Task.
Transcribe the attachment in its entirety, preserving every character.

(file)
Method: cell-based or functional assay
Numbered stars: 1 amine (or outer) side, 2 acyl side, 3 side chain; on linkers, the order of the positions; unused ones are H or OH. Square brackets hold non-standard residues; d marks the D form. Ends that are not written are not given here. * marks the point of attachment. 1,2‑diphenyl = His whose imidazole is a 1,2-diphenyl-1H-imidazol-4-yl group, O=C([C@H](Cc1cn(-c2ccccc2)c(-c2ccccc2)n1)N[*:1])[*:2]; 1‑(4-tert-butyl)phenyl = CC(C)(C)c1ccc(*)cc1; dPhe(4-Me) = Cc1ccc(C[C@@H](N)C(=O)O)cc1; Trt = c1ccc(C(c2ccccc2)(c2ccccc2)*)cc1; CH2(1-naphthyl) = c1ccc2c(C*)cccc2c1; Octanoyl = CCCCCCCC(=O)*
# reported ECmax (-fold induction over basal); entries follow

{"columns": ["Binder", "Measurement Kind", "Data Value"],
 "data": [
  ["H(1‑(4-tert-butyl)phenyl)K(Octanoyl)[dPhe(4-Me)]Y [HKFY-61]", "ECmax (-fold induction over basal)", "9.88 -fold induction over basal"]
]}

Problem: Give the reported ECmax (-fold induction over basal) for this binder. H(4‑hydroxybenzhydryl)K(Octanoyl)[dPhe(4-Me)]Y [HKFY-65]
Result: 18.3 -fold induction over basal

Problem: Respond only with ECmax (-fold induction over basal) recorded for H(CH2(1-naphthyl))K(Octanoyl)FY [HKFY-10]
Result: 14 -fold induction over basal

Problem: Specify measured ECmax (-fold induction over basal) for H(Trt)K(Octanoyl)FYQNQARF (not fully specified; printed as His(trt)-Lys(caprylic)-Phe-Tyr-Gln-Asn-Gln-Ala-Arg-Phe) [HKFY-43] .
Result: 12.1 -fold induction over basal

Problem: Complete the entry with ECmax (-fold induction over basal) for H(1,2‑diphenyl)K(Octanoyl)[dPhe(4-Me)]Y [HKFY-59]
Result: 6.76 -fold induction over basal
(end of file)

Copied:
Method: cell-based or functional assay
Numbered stars: 1 amine (or outer) side, 2 acyl side, 3 side chain; on linkers, the order of the positions; unused ones are H or OH. Square brackets hold non-standard residues; d marks the D form. Ends that are not written are not given here. * marks the point of attachment. 1,2‑diphenyl = His whose imidazole is a 1,2-diphenyl-1H-imidazol-4-yl group, O=C([C@H](Cc1cn(-c2ccccc2)c(-c2ccccc2)n1)N[*:1])[*:2]; 1‑(4-tert-butyl)phenyl = CC(C)(C)c1ccc(*)cc1; dPhe(4-Me) = Cc1ccc(C[C@@H](N)C(=O)O)cc1; Trt = c1ccc(C(c2ccccc2)(c2ccccc2)*)cc1; CH2(1-naphthyl) = c1ccc2c(C*)cccc2c1; Octanoyl = CCCCCCCC(=O)*
# reported ECmax (-fold induction over basal); entries follow

{"columns": ["Binder", "Measurement Kind", "Data Value"],
 "data": [
  ["H(1‑(4-tert-butyl)phenyl)K(Octanoyl)[dPhe(4-Me)]Y [HKFY-61]", "ECmax (-fold induction over basal)", "9.88 -fold induction over basal"]
]}

Problem: Give the reported ECmax (-fold induction over basal) for this binder. H(4‑hydroxybenzhydryl)K(Octanoyl)[dPhe(4-Me)]Y [HKFY-65]
Result: 18.3 -fold induction over basal

Problem: Respond only with ECmax (-fold induction over basal) recorded for H(CH2(1-naphthyl))K(Octanoyl)FY [HKFY-10]
Result: 14 -fold induction over basal

Problem: Specify measured ECmax (-fold induction over basal) for H(Trt)K(Octanoyl)FYQNQARF (not fully specified; printed as His(trt)-Lys(caprylic)-Phe-Tyr-Gln-Asn-Gln-Ala-Arg-Phe) [HKFY-43] .
Result: 12.1 -fold induction over basal

Problem: Complete the entry with ECmax (-fold induction over basal) for H(1,2‑diphenyl)K(Octanoyl)[dPhe(4-Me)]Y [HKFY-59]
Result: 6.76 -fold induction over basal